The reason why oil traded above $100 for much of 2022, is due to fears that it would be effectively withdrawn from global markets as a result of Western sanctions, slashing global oil supply by millions of barrels every day. While that did not pan out in the past year, with every passing day we are getting closer to testing the resolve of western leaders to make sales of Russian oil above $60 illegal.
As Bloomberg reports, at a time when Russian oil exports are finally starting to decline, the price of Russian oil at one of its Western ports is the closest to the price cap set by Group of Seven nations since the measures came into effect late last year.
Urals crude at the port of Novorossiysk in the Black Sea rose to $59.98 on Tuesday, according to data from Argus Media (the pricing agency’s assessments are important in determining future caps). Argus’s figures are central to the price cap. Urals at the Baltic Sea port of Primorsk also gained, rallying to $59.38, the Argus data show.
The primary reason for the rising price - and lower Russian seaborne exports - was significantly reduced shipments from Russia’s western ports, as discussed yesterday.
Since the sanctions came into effect, oil from Russia's has largely traded above the price cap — which prevents access to Western services including insurance — but prices in the West, which serves non-Asian markets, have yet to hit that level, Argus data show. That in part reflects a huge gap between the price at the ports of loading and delivery, almost all of which goes to middlemen.
US officials have long argued that the price cap is there to give buyers leverage while ensuring that, if Russia can’t transport its own barrels, there is no consequent oil supply shock. But a breaching of $60 for Urals would nonetheless suggest Russia’s ability to get its barrels delivered independently is growing.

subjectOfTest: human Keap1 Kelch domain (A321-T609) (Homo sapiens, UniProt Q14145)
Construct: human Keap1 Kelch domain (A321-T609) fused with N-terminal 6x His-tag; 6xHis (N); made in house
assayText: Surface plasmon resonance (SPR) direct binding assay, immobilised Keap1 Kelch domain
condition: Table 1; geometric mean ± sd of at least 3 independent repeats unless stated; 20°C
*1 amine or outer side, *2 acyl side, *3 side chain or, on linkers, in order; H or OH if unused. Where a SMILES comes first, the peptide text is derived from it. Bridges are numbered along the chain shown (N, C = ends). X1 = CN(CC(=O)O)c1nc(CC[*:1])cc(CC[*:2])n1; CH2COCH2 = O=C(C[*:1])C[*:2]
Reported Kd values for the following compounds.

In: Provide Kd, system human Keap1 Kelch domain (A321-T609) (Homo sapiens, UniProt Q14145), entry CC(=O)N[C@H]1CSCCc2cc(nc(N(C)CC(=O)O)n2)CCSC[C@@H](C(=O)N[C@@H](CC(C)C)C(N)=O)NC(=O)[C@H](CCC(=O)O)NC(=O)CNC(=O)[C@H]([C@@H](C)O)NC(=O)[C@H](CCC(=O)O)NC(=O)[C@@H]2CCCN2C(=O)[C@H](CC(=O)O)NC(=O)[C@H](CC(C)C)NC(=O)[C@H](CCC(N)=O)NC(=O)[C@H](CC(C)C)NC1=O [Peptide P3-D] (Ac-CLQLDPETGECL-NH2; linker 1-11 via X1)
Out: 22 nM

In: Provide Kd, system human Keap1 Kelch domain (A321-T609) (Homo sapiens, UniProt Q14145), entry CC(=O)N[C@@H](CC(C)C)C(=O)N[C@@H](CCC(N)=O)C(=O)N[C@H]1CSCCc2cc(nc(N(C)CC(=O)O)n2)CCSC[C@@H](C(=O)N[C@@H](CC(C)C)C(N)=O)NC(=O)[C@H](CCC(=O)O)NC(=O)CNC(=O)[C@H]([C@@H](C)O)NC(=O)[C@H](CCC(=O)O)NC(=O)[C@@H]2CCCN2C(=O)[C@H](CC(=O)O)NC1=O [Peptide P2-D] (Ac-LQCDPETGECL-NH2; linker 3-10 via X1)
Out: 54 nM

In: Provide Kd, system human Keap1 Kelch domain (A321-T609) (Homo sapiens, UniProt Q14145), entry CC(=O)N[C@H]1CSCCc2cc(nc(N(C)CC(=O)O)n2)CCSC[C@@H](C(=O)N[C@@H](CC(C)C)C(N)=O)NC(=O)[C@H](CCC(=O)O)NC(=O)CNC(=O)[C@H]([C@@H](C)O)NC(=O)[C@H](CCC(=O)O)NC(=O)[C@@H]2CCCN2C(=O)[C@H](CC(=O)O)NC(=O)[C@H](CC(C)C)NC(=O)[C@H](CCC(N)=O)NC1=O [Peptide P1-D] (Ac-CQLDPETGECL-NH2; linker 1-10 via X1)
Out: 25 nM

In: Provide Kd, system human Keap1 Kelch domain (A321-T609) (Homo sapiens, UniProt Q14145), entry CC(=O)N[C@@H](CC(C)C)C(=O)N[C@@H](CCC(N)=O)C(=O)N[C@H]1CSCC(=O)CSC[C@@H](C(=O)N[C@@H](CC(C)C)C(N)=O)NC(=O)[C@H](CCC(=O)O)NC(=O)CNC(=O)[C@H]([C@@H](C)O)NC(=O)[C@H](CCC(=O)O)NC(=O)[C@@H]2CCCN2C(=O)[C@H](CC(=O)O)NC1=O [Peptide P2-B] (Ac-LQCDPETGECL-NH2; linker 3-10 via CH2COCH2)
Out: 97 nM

Should the price of oil keep rising higher, and with Brent now above $80 and approaching YTD highs with OPEC+ supply cuts finally starting to bite...
... a big chunk of Russian oil that was formerly available for purchase to western nations is about to become non grata, leading to another violent repricing of global energy markets and leading to a price spike, one which comes at the worst possible time: just as the market is convinced the Fed is doing hiking. Only, a few more weeks of oil above $80 and headline inflation is about to head back over 5% in no time.
If Russia's top export grade surpasses the $60 threshold, Bloomberg notes that it would allow Moscow to claim a win of sorts by showing Russia can get its barrels to buyers around the world without help from western firms. The price cap allows Russian oil to be transported with western ships and insurance only if it’s priced below the threshold.
But a vast shadow fleet of (mostly Indian and Greek) tankers has emerged since sanctions ratcheted up last year, helping to haul the nation’s oil and work around the cap. Yet in a potential twist, yesterday Bloomberg reported that the fleet of tankers that sprouted up out of nowhere to keep Russia’s oil moving has disbanded even faster than it emerged:
The "shadow fleet" of tankers, which was created to ensure the transportation of Russian oil, has shrunk tenfold.
Mumbai-based Gatik Ship Management now marshals a fleet of just four oil tankers, according to Equasis, an international maritime database set up to promote safe shipping. As recently as April it had 42, having amassed most of those carriers in under a year.
This development which would make delivering illicit Russian oil which traded above the price cap, much more difficult.